Estate of Jessie Paul Contreras et al v. County of Glenn et al, No. 2:2009cv02468 - Document 36 (E.D. Cal. 2010)

Court Description: ORDER granting in part and denying in part 28 Motion to Dismiss, signed by Judge John A. Mendez on 12/1/10; and the second amended complaint must be filed within 20 days of the date of this order. (Kastilahn, A)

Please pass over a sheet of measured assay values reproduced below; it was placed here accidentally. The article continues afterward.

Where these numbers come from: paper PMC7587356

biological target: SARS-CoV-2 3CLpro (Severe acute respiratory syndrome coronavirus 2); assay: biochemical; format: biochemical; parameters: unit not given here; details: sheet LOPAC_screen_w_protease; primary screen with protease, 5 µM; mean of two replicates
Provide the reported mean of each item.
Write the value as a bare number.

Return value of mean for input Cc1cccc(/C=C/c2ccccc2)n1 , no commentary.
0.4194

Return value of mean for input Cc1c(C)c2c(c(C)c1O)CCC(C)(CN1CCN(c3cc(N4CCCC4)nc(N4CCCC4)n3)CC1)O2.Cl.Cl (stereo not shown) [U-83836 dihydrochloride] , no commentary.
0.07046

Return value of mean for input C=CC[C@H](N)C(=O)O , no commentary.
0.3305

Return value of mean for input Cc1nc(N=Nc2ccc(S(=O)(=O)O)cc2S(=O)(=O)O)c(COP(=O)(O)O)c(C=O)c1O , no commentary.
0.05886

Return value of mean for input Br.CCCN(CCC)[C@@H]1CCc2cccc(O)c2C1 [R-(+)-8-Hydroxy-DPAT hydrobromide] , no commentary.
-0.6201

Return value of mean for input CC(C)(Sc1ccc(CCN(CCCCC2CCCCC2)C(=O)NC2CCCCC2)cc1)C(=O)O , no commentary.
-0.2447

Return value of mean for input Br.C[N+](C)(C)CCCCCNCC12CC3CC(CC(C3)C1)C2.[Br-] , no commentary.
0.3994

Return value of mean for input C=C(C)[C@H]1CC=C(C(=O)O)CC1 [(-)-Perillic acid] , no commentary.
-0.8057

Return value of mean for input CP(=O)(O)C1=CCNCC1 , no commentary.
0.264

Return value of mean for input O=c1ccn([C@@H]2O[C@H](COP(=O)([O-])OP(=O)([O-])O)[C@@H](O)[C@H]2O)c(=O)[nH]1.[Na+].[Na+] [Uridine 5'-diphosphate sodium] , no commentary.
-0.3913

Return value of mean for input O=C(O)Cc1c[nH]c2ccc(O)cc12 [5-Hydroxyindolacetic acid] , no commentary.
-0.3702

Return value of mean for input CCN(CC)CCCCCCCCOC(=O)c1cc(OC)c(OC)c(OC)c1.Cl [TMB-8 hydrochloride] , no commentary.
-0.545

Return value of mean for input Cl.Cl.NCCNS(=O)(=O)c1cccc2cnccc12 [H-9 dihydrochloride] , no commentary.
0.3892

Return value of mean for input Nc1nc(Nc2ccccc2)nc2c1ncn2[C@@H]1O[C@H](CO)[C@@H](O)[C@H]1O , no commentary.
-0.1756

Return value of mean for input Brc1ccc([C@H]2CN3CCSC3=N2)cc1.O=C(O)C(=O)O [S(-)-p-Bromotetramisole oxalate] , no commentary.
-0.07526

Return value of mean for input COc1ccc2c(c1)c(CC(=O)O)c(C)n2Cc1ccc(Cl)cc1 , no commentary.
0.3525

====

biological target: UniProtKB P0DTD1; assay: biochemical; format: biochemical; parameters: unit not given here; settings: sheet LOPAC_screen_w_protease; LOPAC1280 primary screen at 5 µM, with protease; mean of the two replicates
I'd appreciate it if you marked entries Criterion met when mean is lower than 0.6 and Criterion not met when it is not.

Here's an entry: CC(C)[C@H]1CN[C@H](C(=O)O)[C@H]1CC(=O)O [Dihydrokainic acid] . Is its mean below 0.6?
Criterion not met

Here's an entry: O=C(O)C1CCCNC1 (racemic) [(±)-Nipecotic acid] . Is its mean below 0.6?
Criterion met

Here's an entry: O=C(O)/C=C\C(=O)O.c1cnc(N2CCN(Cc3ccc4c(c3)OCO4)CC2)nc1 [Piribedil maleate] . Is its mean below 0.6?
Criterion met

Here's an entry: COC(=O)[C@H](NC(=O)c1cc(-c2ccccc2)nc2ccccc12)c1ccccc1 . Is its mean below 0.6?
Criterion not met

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Estate of Jessie Paul Contreras et al v. County of Glenn et al Doc. 36 1 2 3 4 5 6 7 8 UNITED STATES DISTRICT COURT 9 EASTERN DISTRICT OF CALIFORNIA 10 11 12 13 14 ESTATE OF JESSIE P. CONTRERAS, by and through his Special Administrator, LEONOR CONTRERAS; and LEONOR CONTRERAS, individually, mother of JESSIE CONTRERAS, deceased, Plaintiffs, 15 16 17 18 19 20 21 22 23 24 25 26 27 28 ) ) ) ) ) ) ) ) ) ) ) ) ) ) ) ) ) ) ) ) ) ) ) ) ) ) ) ) ) ) ) ) ) ) v. COUNTY OF GLENN; GLENN COUNTY SHERIFF’S DEPARTMENT; LARRY JONES, individually and in his official capacity as GLENN COUNTY SHERIFF; LT. TIM ASBURY; LT. REVOLINSKI; LT. WARREN; SGT. WHITE, individually and in their official capacities as COMMANDERS, SUPERVISORS and/or SUPERVISORS OF PERSONNEL OF GLENN COUNTY JAIL; DEE DEE NELSON, individually and in her official capacity as GLENN COUNTY CORRECTIONAL OFFICER; E. CHAVEZ, individually and in his official capacity as GLENN COUNTY CORRECTION OFFICER; GLENN MEDICAL CENTER INC., J.A.L.A., a minor daughter of JESSIE CONTRERAS, and DOES 1-50, Defendants. Case No. 2:09-CV-2468-JAM-EFB ORDER GRANTING IN PART AND DENYING IN PART DEFENDANT GLENN MEDICAL CENTER’S MOTION TO DISMISS 1 1 This matter comes before the Court on Defendant Glenn Medical 2 Center, Inc.’s (“Defendant’s”) Motion to Dismiss (Doc. 28) 3 Plaintiffs’ Estate of Jessie P. Contreras, by and through his 4 Special Administrator, Leonor Contreras, and Leonor Contreras 5 individually, mother of Jessie P. Contreras (“Plaintiffs”) First 6 Amended Complaint (“FAC”) (Doc. 6) for failure to state a claim 7 pursuant to Federal Rule of Civil Procedure. 8 motion. 9 and ordered submitted on the briefs.1 10 Plaintiffs oppose the The matter was calendared for hearing on August 18, 2010, For the reasons set forth below, Defendant’s motion is granted in part, and denied in part. 11 12 I. 13 FACTUAL AND PROCEDURAL BACKGROUND Decedent Jessie P. Contreras (“Decedent”) was an inmate in 14 Glenn County Jail (“the jail”) at the time of his death on August 15 6, 2008. 16 offenses on July 30, 2008. 17 indicated at the time of his intake at the jail, and thereafter, 18 that he was mentally unstable and suicidal. 19 a single cell with sheets and a bed, and no video camera for 20 monitoring the cell. 21 in a computer log that Decedent had advised he was suicidal, yet no 22 mental health or other health care was provided, Decedent was not 23 placed in a safety or isolation cell, nor was he monitored on a 24 suicide watch program. 25 his cell, hanging from a bed sheet. 26 and died in the hospital on August 6, 2008. Decedent was admitted to the jail for misdemeanor Plaintiffs allege that Decedent Decedent was placed in Plaintiffs allege that a jail officer noted On August 4, 2008, Decedent was found in He was taken to the hospital Plaintiffs bring 27 1 28 This motion was determined to be suitable for decision without oral argument. E.D. Cal. L.R. 230(g). 2 1 survivor claims for civil rights violations under 42 U.S.C. § 1983, 2 and pendent state law survivor claims. 3 ask for leave to amend the FAC to include Decedent’s minor 4 daughter, J.A.L.A., as a plaintiff. 5 Defendant bears responsibility for Decedent’s death, because 6 Defendant is the contracted medical care provider for the jail, and 7 is responsible for providing medical and mental health training to 8 staff at the jail. 9 on motions to dismiss by defendants County of Glenn, Glenn County Additionally, Plaintiffs Plaintiffs allege that The Court has previously ruled (Docs. 30, 31) 10 Sheriff’s Department, Sheriff Larry Jones, and officers Timothy 11 Asbury, Philip Revolinsky, Richard Warren, Harold White, Dee Dee 12 Nelson and Emmanuel Chavez. 13 County of Glenn, 2010 WL 2816378 (E.D. Cal. July 16, 2010); Estate 14 of Contreras, ex rel. Contreras v. County of Glenn, 2010 WL 2816246 15 (E.D. Cal. July 16, 2010). 16 will be filing a Second Amended Complaint within twenty (20) days 17 of the date of this Order. See Contreras, ex rel. Contreras v. Pursuant to those orders, Plaintiffs 18 19 II. OPINION 20 A. Legal Standard 21 Motion to Dismiss 22 A party may move to dismiss an action for failure to state a 23 claim upon which relief can be granted pursuant to Federal Rule of 24 Civil Procedure section 12(b)(6). 25 dismiss, the court must accept the allegations in the complaint as 26 true and draw all reasonable inferences in favor of the plaintiff. 27 Scheuer v. Rhodes, 416 U.S. 232, 236 (1975), overruled on other 28 grounds by Davis v. Scherer, 468 U.S. 183 (1984); Cruz v. Beto, 405 3 In considering a motion to 1 U.S. 319, 322 (1972). 2 conclusions,” however, are not entitled to the assumption of truth. 3 Ashcroft v. Iqbal, 129 S. Ct. 1937, 1950 (2009), citing Bell Atl. 4 Corp. v. Twombly, 550 U.S. 544, 555 (2007). 5 dismiss, a plaintiff needs to plead “enough facts to state a claim 6 to relief that is plausible on its face.” 7 570. 8 claim supportable by a cognizable legal theory. 9 Pacifica Police Dep’t, 901 F.2d 696, 699 (9th Cir. 1990). 10 Assertions that are mere “legal To survive a motion to Twombly, 550 U.S. at Dismissal is appropriate where the plaintiff fails to state a Balistreri v. Upon granting a motion to dismiss for failure to state a 11 claim, the court has discretion to allow leave to amend the 12 complaint pursuant to Federal Rule of Civil Procedure section 13 15(a). 14 appropriate unless it is clear . . . that the complaint could not 15 be saved by amendment.” 16 316 F.3d 1048, 1052 (9th Cir. 2003). “Dismissal with prejudice and without leave to amend is not Eminence Capital, L.L.C. v. Aspeon, Inc., 17 Section 1983 18 To prevail in a 42 U.S.C. § 1983 civil action against state 19 actors for the deprivation of “rights, privileges, or immunities 20 secured by the Constitution and laws, a plaintiff must show that 21 (1) acts by the defendants (2) under color of state law (3) 22 deprived him of federal rights, privileges or immunities and (4) 23 caused him damage. 24 substantive rights, but merely provides a method for vindicating 25 federal rights elsewhere conferred. 26 complained of must have deprived the plaintiff of some right, 27 privilege or immunity protected by the Constitution or laws of the 28 United States.” Section 1983 is not itself a source of Accordingly, the conduct Thornton v. City of St. Helens, 425 F.3d 1158, 4 1 1163-64 (9th Cir. 2005) (internal citations omitted). 2 Standing 3 As an initial matter, Defendant challenges Leonor Contreras’ 4 standing in her individual capacity to bring the first and second 5 claims for relief under 42 U.S.C. § 1983. 6 Leonor Contreras’ lack of individual standing in its previous 7 orders. 8 Estate of Contreras, ex rel. Contreras, 2010 WL 2816246 at *2. 9 the reasons stated in the Court’s previous orders, Leonor Contreras The Court addressed See Contreras, ex rel. Contreras, 2010 WL 2816378 at *2; For 10 in her individual capacity lacks standing to bring the first and 11 second claims, and lacks standing to bring the survival action 12 portions of the fifth, sixth, seventh and eighth claims for relief. 13 14 B. 15 1. 16 17 Claims for Relief Fourteenth Amendment Violation, First Claim for Relief The first claim for relief alleges a violation of 42 U.S.C. 18 § 1983, based on deliberate indifference to serious medical needs, 19 health and safety, in violation of Decedent’s Fourteenth Amendment 20 substantive due process rights. 21 should be dismissed, because the Eighth Amendment, not the 22 Fourteenth Amendment, applies to inmates such as Decedent. 23 alleges that Decedent was serving jail time for misdemeanor 24 offenses. 25 Defendant argues that this claim The FAC FAC ¶17. The status of a detainee determines the appropriate standard 26 for evaluating allegations of deliberate indifference. 27 Hegstrom, 831 F.2d 1430, 1432 (9th Cir. 1987). 28 to provide care for serious medical needs, when brought by a 5 Gary H. v. “Claims of failure 1 detainee . . . who has been neither charged nor convicted of a 2 crime, are analyzed under the substantive due process clause of the 3 Fourteenth Amendment.” 4 *5 (E.D. Cal. Oct. 8, 2010) (quoting Lolli v. County of Orange, 351 5 F.3d 410, 418-419 (9th Cir. 2003). 6 convicted prisoners, whereas the Fourteenth Amendment standard 7 applies to conditions of confinement when detainees have not been 8 convicted. 9 Lanier v. City of Fresno, 2010 WL 3957472, The Eighth Amendment applies to Hegstrom, supra. Plaintiffs do not specifically address Defendant’s motion to 10 dismiss the first claim for relief. 11 the first and second claims for relief, arguing that neither should 12 be dismissed. Plaintiffs focus their argument on the second claim 13 for relief, and offer no opposition to Defendant’s argument that 14 the allegations of the FAC indicate that Decedent was not a 15 pretrial detainee subject to the Fourteenth Amendment protections, 16 but rather an inmate serving his sentence, thus subject only to 17 Eighth Amendment protection. 18 Instead, Plaintiffs combine Taking the allegations of the FAC as true, and drawing all 19 inferences in favor of Plaintiffs, as the Court is required to do, 20 the Court finds that the First Claim for Relief in the FAC fails to 21 state a section 1983 claim for violation of the Fourteenth 22 Amendment. 23 jail time for misdemeanor offenses, he is protected by the Eighth 24 Amendment rather than the Fourteenth Amendment. 25 motion to dismiss the First Claim for Relief is GRANTED WITH 26 PREJUDICE. 27 28 Given the FAC’s allegations that Decedent was serving 2. Accordingly, the Eighth Amendment Violation, Second Claim for Relief The Second Claim for Relief alleges a violation of 42 6 1 U.S.C. § 1983 based on deliberate indifference to serious medical 2 needs, health and safety, in violation of Decedent’s Eighth 3 Amendment right to protection from cruel and unusual punishment. 4 The FAC alleges that Defendant is under contract with the jail to 5 provide medical care and mental health care, including implementing 6 a system of screening for mental health needs and delivering mental 7 health care to inmates. 8 his suicidal inclination, and this was noted in his record by jail 9 employees, yet no steps were taken to provide him with any mental The FAC further alleges Decedent indicated 10 health care, place him in a special cell, or monitor him. 11 Defendant argues that the FAC contains no allegation of wrongdoing 12 by any of Defendant’s employees. 13 FAC does not make any allegation that Defendant or its employees 14 were aware of Decedent or his medical and mental health needs, 15 therefore Defendant lacks the requisite intent required for 16 deliberate indifference. 17 Defendant also argues that the Under 42 U.S.C. § 1983, to maintain an Eighth Amendment claim 18 based on prison medical treatment, an inmate must show deliberate 19 indifference to serious medical needs. 20 1091, 1096 (9th Cir. 2006)(internal citations omitted). 21 Ninth Circuit, the test for deliberate indifference consists of two 22 parts. 23 demonstrating that failure to treat a prisoner’s condition could 24 result in further significant injury or the unnecessary and wanton 25 infliction of pain. 26 defendant’s response to the need was deliberately indifferent. 27 This second prong-defendant’s response to the need was deliberately 28 indifferent-is satisfied by showing (a) a purposeful act or failure Jett v. Penner, 439 F.3d In the First, the plaintiff must show a serious medical need by Second, the plaintiff must show the 7 1 to respond to a prisoner’s pain or possible medical need and 2 (b) harm caused by the indifference.” 3 Amendment violation is comprised of both an objective component and 4 a subjective component. 5 (E.D. Cal. 1995). 6 deprivation of a particular medical need is sufficiently serious. 7 Id. 8 question of law and fact, and may turn on whether the mental health 9 care delivery system in place at a jail facility was so deficient Id. Accordingly, an Eighth Coleman v. Wilson, 912 F. Supp. 1282, 1298 The objective component turns on whether the The objective component of deliberate indifference is a mixed 10 that it deprived seriously mentally ill inmates of access to 11 adequate health care. 12 test to determine if a mental health care delivery system is 13 minimally adequate. 14 an official cannot be found liable under the Eighth Amendment for 15 denying an inmate humane conditions of confinement unless the 16 official knows of and disregards an excessive risk to inmate health 17 or safety; the official must be aware of facts from the inference 18 could be drawn that a substantial risk of serious harm exists, and 19 he must also draw the inference. 20 evidence before the district court proves the objective component 21 of an Eighth Amendment violation, the defendants could not 22 plausibly persist in claiming lack of awareness any more than 23 prison officials who state during litigation that they will not 24 take reasonable measures to abate an intolerable risk of which they 25 are aware could claim to be subjectively blameless for purposes of 26 the Eighth Amendment.” Id. Id. Courts then utilize a six component With respect to the subjective component, Id. at 1299. However, “where the Id. 27 Additionally, a private entity that contracts with the 28 government to provide medical and mental health care may be 8 1 considered a state actor whose conduct constitutes state action 2 under Section 1983. 3 (9th Cir. 2000). 4 determining whether an individual or entity’s actions are state 5 action. 6 Jensen v. Lane County, 222 F.3d 570, 574-575 Courts have developed various tests for Id. The FAC alleges that Defendant employs a psychiatrist and 7 other medical personnel to treat jail inmates pursuant to a 8 contract with the jail. 9 Defendant maintains a contract with the jail to implement delivery According to the allegations of the FAC, 10 of physical and mental health services to inmates, and the contract 11 called for Defendant to regularly schedule trainings for all 12 security and health services staff, including identification and 13 management of suicidal behavior. 14 contract called for potentially suicidal inmates to be placed on 15 suicide watch and monitored by security staff every 15 minutes, by 16 health care staff every 8 hours, and by mental health staff within 17 24 hours. According to Plaintiffs, Defendant did not develop or 18 provide the trainings and programs for jail personnel. 19 24. 20 The FAC further alleges that the FAC ¶¶ 23- Defendant argues that the FAC fails to allege that Defendant 21 or any of its employees were aware of Decedent’s substantial 22 medical need and purposefully failed to provide medical care to 23 address that need. 24 refer to “defendants” as having become aware of Decedent’s suicidal 25 inclinations, which Defendant contends is an attempt to lump Glenn 26 Medical Center staff together with jail officials, and attribute 27 facts known to individual jail officials to Glenn Medical 28 personnel, without any basis. The FAC and the opposition brief continually 9 1 At this stage in the pleadings, the Court will not engage in 2 an extensive analysis of the adequacy of the mental health system 3 in place at the jail. 4 this stage to permit the Court to infer that Defendant’s actions 5 qualify as state action under section 1983, and that Plaintiffs 6 have plead a plausible Eighth Amendment claim. 7 sufficiently alleged that Defendant employs a psychiatrist and 8 other staff to treat jail inmates, and was charged with 9 implementing the delivery of medical and mental health care to The allegations of the FAC are sufficient at The FAC has 10 inmates. 11 that after it was noted in Decedent’s file that he was suicidal, 12 Defendant may bear some responsibility for the failure to provide 13 care which led to Decedents’ death. 14 dismiss the second claim for relief is DENIED. 15 16 17 Thus the Court may infer from the allegations of the FAC 3. Accordingly, the motion to Fourteenth Amendment Violation, Third Claim for Relief The third claim for relief is plead on behalf of Leonor 18 Contreras in her individual capacity as Decedent’s mother. The 19 claim is brought under 42 U.S.C. § 1983 and alleges violation of 20 Leonor Contreras’s substantive due process rights under the 21 Fourteenth Amendment, for loss of the parent/child relationship. 22 “It is well established that a parent has a fundamental 23 liberty interest in the companionship and society of his or her 24 child and that the state’s interference with that liberty interest 25 without due process of law is remediable under 42 U.S.C. § 1983.” 26 Toguchi v. Chung, 391 F.3d 1051, 1060 (9th Cir. 2004). 27 constitutional interest in familial companionship and society 28 protects against deprivations that are a result of unwarranted 10 “The 1 state interference.” 2 *14 (E.D. Cal. June 19, 2006) (internal citations omitted). 3 a claim for interference with familial relationships is integrally 4 predicated upon, or entwined with, other conduct that is alleged to 5 be unconstitutional, a finding that the other conduct was 6 constitutional generally will preclude recovery for interference 7 with familial relationship. 8 9 Robbins v. City of Hanford, 2006 WL 1716220 Where Id. Here, the third claim for relief is predicated upon a finding that Decedent’s rights were violated by Defendant’s deliberate 10 indifference and cruel and unusual punishment. 11 that because Plaintiffs’ first and second claims for violation of 12 the Fourteenth and Eighth Amendments fail, so to must the third 13 claim for relief fail. 14 dismissing the Eighth Amendment claim, this claim may serve as a 15 basis for Leonor Contreras to maintain the third claim for relief. 16 Accordingly, the motion to dismiss the third claim for relief is 17 DENIED. 18 19 20 4. Defendant alleges However, because the Court is not Municipal/Supervisory Liability, Fourth Claim for Relief The fourth claim for relief alleges municipal and 21 supervisory liability under 42 U.S.C. § 1983. Defendant argues that 22 this claim is duplicative of the other section 1983 claims, as it 23 is unclear what Plaintiffs are pleading. 24 order dismissed the fourth claim for relief with leave to amend. 25 See Estate of Contreras ex rel. Contreras, 2010 WL 2816246 at *2. 26 For the reasons set forth in the previous order, this claim is 27 DISMISSED, with leave to amend. 28 11 The Court’s previous 1 5. 2 3 Wrongful Death/Professional Negligence/Medical Malpractice, Fifth Claim for Relief Plaintiffs’ fifth claim for relief is captioned as a claim for 4 wrongful death, professional negligence and medical malpractice. 5 The claim is brought on behalf of the Estate of Jessie P. 6 Contreras, and on behalf of Leonor Contreras. 7 that this claim should be dismissed because the FAC lacks 8 allegations of a duty owed by Defendant to Decedent. 9 noted in Plaintiffs’ opposition, the allegations that Defendant was Defendant argues However, as 10 responsible for providing medical and mental health care for 11 incarcerated individuals such as Decedent, provide the allegations 12 of a duty. 13 In a medical malpractice action, the plaintiff must establish: 14 “1) the duty of the professional to use such skill, prudence, and 15 diligence as other members of his profess commonly possess and 16 exercise; (2) a breach of that duty; (3) a proximate causal 17 connection between the negligent conduct and the resulting injury; 18 and (4) actual loss or damage resulting from the professional’s 19 negligence.” 20 2009). 21 that medical service providers exercise that degree of skill, 22 knowledge and care ordinarily possessed and exercised by members of 23 their profession under similar circumstances. 24 negligence claim likewise requires the same standard of care. 25 Flowers v. Torrance Memorial Hospital Medical Center, 8 Cal. 4th 26 992, 998 (1994). 27 28 Johnson v. Vo, 2009 WL 840398, *3 (E.D. Cal. Mar. 30, The standard of care in a medical malpractice case requires Id. A professional Plaintiffs have alleged in the FAC that Defendant owed a duty to Decedent to provide medical and mental health care, and that 12 1 failure to provide this care when Decedent needed it caused his 2 death. 3 between Defendant’s employees and Decedent. 4 allegations of the FAC that Defendant employed a psychiatrist and 5 other medical personnel to treat inmates, Plaintiffs have 6 sufficiently plead a duty to provide care that was breached. 7 allegations are sufficient at this stage of the pleadings to 8 support a claim for medical malpractice/professional negligence. 9 Accordingly, the motion to dismiss the fifth claim against Defendant argues that the FAC does not allege any contact However, given the The 10 Defendant is DENIED. 11 clarification requested in its previous order applies to this order 12 as well. 13 2816246 at *2-3. 14 and eighth claims to clarify that Leonor Contreras brings the 15 claims only in her capacity as administrator of the estate of 16 Jessie P. Contreras, and not in her individual capacity. 17 Plaintiffs will amend to clarify who is bringing the wrongful death 18 survivor action portion of these claims. 19 20 21 However, the Court notes that the See Estate of Contreras ex rel. Contreras, 2010 WL 6. Plaintiffs will amend the fifth, sixth, seventh Further, Wrongful Death, Negligence, Negligence Per Se, Sixth Claim for Relief Plaintiffs’ sixth claim alleges that all defendants, 22 including Defendant Glenn Medical Center, had a duty to manage the 23 jail in a manner so as to prevent what happened to Decedent, and 24 they breached that duty. 25 by California State Law, law enforcement standards, administrative 26 regulations and medical standards.” 27 the FAC alleges that Defendant breached its duty to provide medical 28 and mental health care to Decedent when he was incarcerated and The FAC states that “Said duty is defined 13 FAC. ¶51. As discussed above, 1 needed such care. 2 Plaintiffs did not name specific statutes or regulations that were 3 allegedly violated. 4 addresses only the negligence per se aspect of the claim, and not 5 the wrongful death or general negligence aspects. 6 further argue that they are not required to name specific statutes 7 that were violated in order to plead a negligence per se claim. 8 9 Defendant contends that the claim fails because Plaintiffs contend that this argument Plaintiffs Negligence per se is not an independent cause of action. Rather, negligence per se is an evidentiary doctrine that 10 establishes a presumption of negligence based on the violation of a 11 statute. 12 1161-62 (E.D. Cal. 2009). 13 addresses negligence per se, providing that a presumption of 14 failure to exercise due care exists if (1) defendant violated a 15 statute, ordinance, or regulation of a public entity, (2) the 16 violation proximately caused death or injury to person or property, 17 (3)the death or injury resulted from an occurrence of the nature 18 which the statute, ordinance or regulation was designed to prevent, 19 and (4) the person suffering the death or injury to his person or 20 property was one of the class of persons for whose protection the 21 statute, ordinance or regulation was adopted. 22 Supp. 2d at 1162. 23 negligence must be viable before the presumption of negligence of 24 Evidence Code Section 669 can be employed. 25 omitted). 26 are (1) a legal duty to use reasonable care, (2) breach of that 27 duty, and (3) proximate cause between the breach and (4) the 28 plaintiff’s injury. Spencer v. DHI Mortg. Co., Ltd., 624 F. Supp. 2d 1153, California Evidence Code Section 669(a) Spencer, 624 F. Additionally, an underlying claim of ordinary Id. (citations The elements of a cause of action for general negligence Id. at 1161. 14 The existence of a legal duty to 1 use reasonable care in a particular factual situation is a question 2 of law for the court to decide. 3 Investments, Inc., 118 Cal.App.4th 269, 278 (2004)). 4 Id. (citing Vasquez v. Residential Here, Plaintiffs have not stated which statute or regulation 5 was allegedly violated, thus the Court cannot determine whether 6 they have adequately plead facts to support a claim of negligence 7 per se. 8 DISMISSED, with leave to amend if Plaintiffs can identify a 9 specific statute or regulation that was violated. Accordingly, the negligence per se aspect of this claim is As to the 10 ordinary negligence aspect of the claim, the FAC pleads adequate 11 facts to maintain a claim for ordinary negligence at this early 12 stage of the pleadings. 13 negligence portion is DENIED. 14 the sixth claim is GRANTED in part and DENIED in part, with leave 15 to amend. 16 17 18 7. Defendant’s motion to dismiss the ordinary Thus, Defendant’s motion to dismiss Negligent Supervision, Training, Hiring and Retention, Seventh Claim for Relief The seventh claim for relief alleges that Defendant was 19 negligent in its supervision, training, hiring and retention of 20 employees at the jail. 21 dismissed because the FAC does not allege the involvement of any of 22 Defendant’s employees in caring for Decedent. 23 note that the FAC alleged that Defendant employs a psychiatrist and 24 medical personnel to treat jail inmate. 25 Defendant’s negligence in hiring, training, supervising and 26 retaining these individuals harmed Decedent. 27 alleges that Defendant was under contract to develop a training 28 program to identify and treat potentially suicidal inmates. Defendant argues that this claim should be 15 However, Plaintiffs Plaintiffs argue that The FAC further 1 Plaintiffs contend that the negligent delivery of these suicide 2 prevention services and treatment injured Decedent. 3 An employer may be liable to a third person for the employer’s 4 negligence in hiring or retaining an employee who is incompetent or 5 unfit. 6 1556, 1565 (1996). 7 employer knew or should have known that hiring the employee created 8 a particular risk or hazard and that particular harm materializes. 9 Doe v. Capital Cities, 50 Cal.App.4th 1038, 1054 (1996). 10 Roman Catholic Bishop v. Superior Court, 42 Cal.App.4th Liability is based upon the facts that the While the FAC raises broad allegations of negligence, it does 11 not raise allegations that Defendant knew or should have known of 12 the particularized risk of hiring or retaining specific employees. 13 As to the negligent supervision claim, the FAC likewise lacks 14 allegations that Defendant knew or should have known that is was 15 negligent in supervising or training specific employees. 16 Accordingly, the motion to dismiss the seventh claim is GRANTED, 17 with leave to amend. 18 19 20 8. Wrongful Death, Failure to Furnish/Summon Medical Aid, Eighth Claim for Relief The FAC alleges that Defendant failed to summon medical 21 care upon discovering Decedent hanging in his cell (but alive and 22 with a pulse), in violation of “California State Law and 23 specifically California Government Code 845.6.” 24 California Government Code § 845.6 states that a public employee or 25 public entity where the employee is acting within the scope of 26 his/her employment is liable if the employee knows or has reason to 27 know that a prisoner is in need of immediate medical care and fails 28 to take reasonable action to summon such care. 16 FAC ¶57. Liability under 1 section 845.6 is limited to public employees or public entities. 2 Johnson v. City of Los Angeles, 143 Cal.App.3d 298, 317 (1983). 3 However, Defendant is an independent contractor with the jail, and 4 independent contractors are not employees subject to liability 5 under code sections such as § 845.6 that provide for liability 6 against public employees. 7 Gov. Code 810.2; 811.4. Plaintiffs argue that liability is not contingent on a finding 8 that Defendant is liable under § 845.6, because the claim also 9 alleges in general terms that Defendant violated California state 10 law. However, as Defendant is not subject to liability under 11 § 845.6, and the FAC does not articulate what other state law 12 Plaintiffs’ are referring to, the claim is DISMISSED, with leave to 13 amend. 14 15 16 17 III. ORDER For the reasons set forth above, Defendant’s motion to dismiss is GRANTED in part and DENIED in part. 18 The motion to dismiss the first claim is GRANTED WITH 19 PREJUDICE. 20 The motion to dismiss the second claim is DENIED. 21 The motion to dismiss the third claim is DENIED. 22 The motion to dismiss the fourth claim is GRANTED, with 23 leave to amend. 24 The motion to dismiss the fifth claim is DENIED. 25 The motion to dismiss the sixth claim is GRANTED, with 26 leave to amend as to negligence per se, and DENIED as to 27 ordinary negligence. 28 The motion to dismiss the seventh claim is GRANTED, with 17 1 leave to amend. 2 The motion to dismiss the eighth claim is GRANTED, with 3 leave to amend. 4 Plaintiffs 5 eighth claims to clarify that Leonor Contreras brings the 6 claims 7 estate of Jessie P. Contreras, and not in her individual 8 capacity. 9 is bringing the wrongful death survivor action portion of 10 will only in amend her the fifth, capacity as sixth, seventh administrator of and the Further, Plaintiffs will amend to clarify who these claims. 11 12 13 The Second Amended Complaint must be filed within twenty (20) days of the date of this order. 14 15 IT IS SO ORDERED. 16 17 Dated: December 1, 2010 ____________________________ JOHN A. MENDEZ, UNITED STATES DISTRICT JUDGE 18 19 20 21 22 23 24 25 26 27 28 18